Per ESPN’s Adrian Wojnarowski, the NBA competition committee is recommending resetting the shot clock to 14 seconds after offensive rebounds and expanding the definition of what constitutes a “hostile act” for the purpose of replay review.
Wojnarowski added the NBA board of governors is likely to pass the rule changes at their meetings on Sept. 20-21 before going to the teams for approval. The measures will need two-thirds of the owners to approve in order to pass.
Unlike the NFL, which has faced a lot of backlash for many of the rule changes they’ve implemented lately, what the NBA is trying to do here makes a lot of sense.
It’s pretty clear that the changes are being proposed in an effort to increase pace of play and promote more scoring chances for both teams on the floor each night.
First and foremost, decreasing the shot clock from 24 to 14 seconds after an offensive rebound should actually increase the amount of total shot attempts per game. Some may think that less time on the clock means less opportunity to take a shot, but in reality it’ll force teams to hoist it up more quickly, ultimately causing for more changes in possession and more opportunity for both sides to score the ball.
It’ll also force some of the old-school teams (i.e. San Antonio, Memphis) to get away from the traditional half-court style of play that seems to be becoming more and more extinct with each passing year. The NBA has been embracing the run-and-gun, fast-paced style of play for quite some time now, and teams that don’t start getting with the program are soon going to be left in the dust. Teams now need players at pretty much every position who can get out and run in transition (a la Golden State, Philadelphia, New Orleans, the Lakers), and who also display the ability to quickly adapt to abrupt changes in play. This rule change would only enhance the advantage those teams currently have.
The rule is already in place in both the G League and the WNBA, and the NBA did actually experiment with the rule already in this year’s Summer League. Apparently the league was pleased with the results.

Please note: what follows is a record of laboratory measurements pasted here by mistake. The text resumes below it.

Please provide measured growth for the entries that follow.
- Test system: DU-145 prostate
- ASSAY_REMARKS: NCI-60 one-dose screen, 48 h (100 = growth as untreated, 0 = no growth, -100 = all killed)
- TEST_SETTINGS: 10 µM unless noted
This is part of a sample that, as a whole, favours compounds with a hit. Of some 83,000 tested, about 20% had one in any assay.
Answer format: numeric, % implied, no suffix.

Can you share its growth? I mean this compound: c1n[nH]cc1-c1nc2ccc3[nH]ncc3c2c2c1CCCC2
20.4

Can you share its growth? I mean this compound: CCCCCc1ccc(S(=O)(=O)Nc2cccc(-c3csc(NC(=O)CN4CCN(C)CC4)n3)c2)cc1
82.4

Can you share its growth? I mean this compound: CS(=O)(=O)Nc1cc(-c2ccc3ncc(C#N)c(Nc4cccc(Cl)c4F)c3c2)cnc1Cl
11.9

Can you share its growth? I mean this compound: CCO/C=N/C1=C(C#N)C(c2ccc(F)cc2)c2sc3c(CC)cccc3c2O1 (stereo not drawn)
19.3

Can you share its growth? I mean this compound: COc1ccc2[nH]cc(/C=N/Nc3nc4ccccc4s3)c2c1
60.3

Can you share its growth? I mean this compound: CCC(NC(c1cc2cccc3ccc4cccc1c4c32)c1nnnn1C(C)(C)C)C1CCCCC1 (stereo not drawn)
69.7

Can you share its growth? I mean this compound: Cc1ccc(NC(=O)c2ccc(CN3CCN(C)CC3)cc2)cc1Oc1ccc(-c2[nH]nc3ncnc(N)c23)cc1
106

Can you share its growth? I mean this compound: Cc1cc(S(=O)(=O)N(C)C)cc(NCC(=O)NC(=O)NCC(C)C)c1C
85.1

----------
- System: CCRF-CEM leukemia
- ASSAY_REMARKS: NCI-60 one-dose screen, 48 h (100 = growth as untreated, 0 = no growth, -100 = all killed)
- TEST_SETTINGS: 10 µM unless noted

The expansion of what constitutes a clear-path foul will also only further aid transitional offense. No longer will the defender need to be between the offensive player and the basket to be in violation, as now the rule will penalize defenses from stopping the fast-break altogether. Per Wojnarowski:
Under the changes to the clear-path rule, a clear path to the basket would be in play in these three instances:
• “A personal foul is committed on any offensive player during his team’s transition scoring opportunity.”
• “When the foul occurs, the ball is ahead of the tip of the circle in the backcourt, no defensive player is ahead of the offensive player with the scoring opportunity and that offensive player is in control of the ball or a pass to him has been released.”
• “The defensive foul deprives the offensive team of a transition scoring opportunity.”
Finally, the league also wants to expand what constitutes a “hostile act” to now explicitly include interactions with referees and fans, instead of only concerning the players on the court. (I guess, even after all these years, the “Malice at the Palace” still weighs heavy on the mind of some NBA execs.)
My reaction to the news basically amounts to this:
Do I think it’s going to significantly increase the score of each game? I mean, I guess we might actually see the average total score in a typical game go up a few notches. But does it really matter? Teams are already putting up ungodly offensive numbers every night, and I don’t think the Steph Currys or James Hardens of the world need more opportunity for extra buckets.
But if the goal is to promote pace of play and a more exciting product that keeps fans on the edge of their seats all game rather than being bogged down by sometimes painfully dull half-court, turtle-paced offenses then I guess that’s fine. (This ain’t Saturday morning pickup ball at the Y, people.)
We’ll likely have the official word on all three proposed changes by early October at the latest. For now, stay tuned.